Health News of Monday, 11 August 2014


Prioritize education on Ebola – Kyrermanteng Agyarko

Member of Parliament (MP) for Ayawaso West Wougon constituency Mr. Kyeremanteng Agyarko has said the education on Ebola should be prioritized in a way that will not scare the general public but rather equip them with knowledge that will help prevent the disease from entering the country.

He said messages provided on the disease should be provided in a way that will not over communicate the risks associated with it.

Speaking on Peace FM's morning show ‘Kokrokoo’ Monday, the MP said the provision of protective apparel should not be limited to only hospitals in Greater Accra but other hospitals especially the Tamale Teaching Hospital should be given the necessary support.

The Ebola virus was first detected in 1976 in Zaire, now the Democratic Republic of Congo (DRC), and was named after a river in the country.

Current outbreak of the disease has reached alarming rates with governments of the various countries plagued with the outbreak declaring health emergencies.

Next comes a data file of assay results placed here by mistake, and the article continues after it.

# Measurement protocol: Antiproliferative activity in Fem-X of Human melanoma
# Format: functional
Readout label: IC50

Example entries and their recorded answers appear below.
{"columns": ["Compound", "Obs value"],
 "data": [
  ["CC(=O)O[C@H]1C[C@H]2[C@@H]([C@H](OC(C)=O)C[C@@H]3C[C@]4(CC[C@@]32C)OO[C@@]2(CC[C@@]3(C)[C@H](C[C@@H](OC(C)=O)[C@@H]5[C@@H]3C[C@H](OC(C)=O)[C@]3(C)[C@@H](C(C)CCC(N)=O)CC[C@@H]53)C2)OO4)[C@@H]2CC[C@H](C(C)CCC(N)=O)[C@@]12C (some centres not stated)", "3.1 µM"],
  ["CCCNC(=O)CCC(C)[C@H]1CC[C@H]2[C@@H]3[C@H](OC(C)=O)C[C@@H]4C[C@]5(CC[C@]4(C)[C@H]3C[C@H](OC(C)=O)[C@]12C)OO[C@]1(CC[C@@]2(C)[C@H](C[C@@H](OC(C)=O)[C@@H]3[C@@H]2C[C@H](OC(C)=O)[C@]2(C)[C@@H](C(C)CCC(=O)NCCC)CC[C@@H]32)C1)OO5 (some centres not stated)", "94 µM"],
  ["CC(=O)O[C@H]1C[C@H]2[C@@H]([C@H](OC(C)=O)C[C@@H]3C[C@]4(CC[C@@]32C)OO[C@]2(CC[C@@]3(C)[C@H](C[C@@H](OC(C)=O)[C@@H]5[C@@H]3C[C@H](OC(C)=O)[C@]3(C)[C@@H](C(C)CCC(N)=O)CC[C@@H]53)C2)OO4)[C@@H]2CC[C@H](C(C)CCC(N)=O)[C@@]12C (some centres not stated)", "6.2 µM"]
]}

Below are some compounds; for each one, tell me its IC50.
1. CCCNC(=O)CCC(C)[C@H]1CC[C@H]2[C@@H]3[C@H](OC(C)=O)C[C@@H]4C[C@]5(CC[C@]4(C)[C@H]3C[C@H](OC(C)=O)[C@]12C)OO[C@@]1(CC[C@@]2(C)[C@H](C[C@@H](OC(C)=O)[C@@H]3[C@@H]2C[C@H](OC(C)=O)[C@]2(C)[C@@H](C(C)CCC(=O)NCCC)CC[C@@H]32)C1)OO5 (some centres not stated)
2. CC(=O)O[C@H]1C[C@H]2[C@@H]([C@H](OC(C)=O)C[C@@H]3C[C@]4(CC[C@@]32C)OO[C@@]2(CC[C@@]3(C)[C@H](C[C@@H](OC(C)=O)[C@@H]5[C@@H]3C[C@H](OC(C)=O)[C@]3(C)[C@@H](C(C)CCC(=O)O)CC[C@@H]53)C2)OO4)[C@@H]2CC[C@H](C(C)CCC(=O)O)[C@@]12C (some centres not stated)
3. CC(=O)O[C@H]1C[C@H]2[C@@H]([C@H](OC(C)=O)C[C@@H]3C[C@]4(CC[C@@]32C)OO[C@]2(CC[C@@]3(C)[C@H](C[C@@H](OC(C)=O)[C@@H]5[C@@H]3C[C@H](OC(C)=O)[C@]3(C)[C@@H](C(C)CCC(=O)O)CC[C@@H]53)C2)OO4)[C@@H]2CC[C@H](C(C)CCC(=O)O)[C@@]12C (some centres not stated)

In West Africa- Liberia, Sierra Leon, Guinea and Nigeria- a total of 1779 suspected cases have been reported with 961 deaths recorded as at August 8, 2014.

There is currently no known vaccine or cure for the disease, but two American citizens, Dr. Kent Brantly and Nancy Writebol are reported to be responding to treatment after receiving treatment from at Atlanta’s Emory Hospital with an experimental drug called ZMapp.

The World Health Organisation (WHO) after two days of meeting its emergency committee unanimously agreed to declare the Ebola virus a Public Health Emergency of International Concern.

However, Mr. Agyarko said the government should not “cry wolf” when there is nothing to cry about, adding that the most important thing to be done now is making available the needed funds that will ensure that even if the disease is reported in Ghana, health institutions will be in the right position to tackle it appropriately.

He said the country’s borders should be appropriately secured and people travelling into the country should be properly screened for the disease before being allowed entry.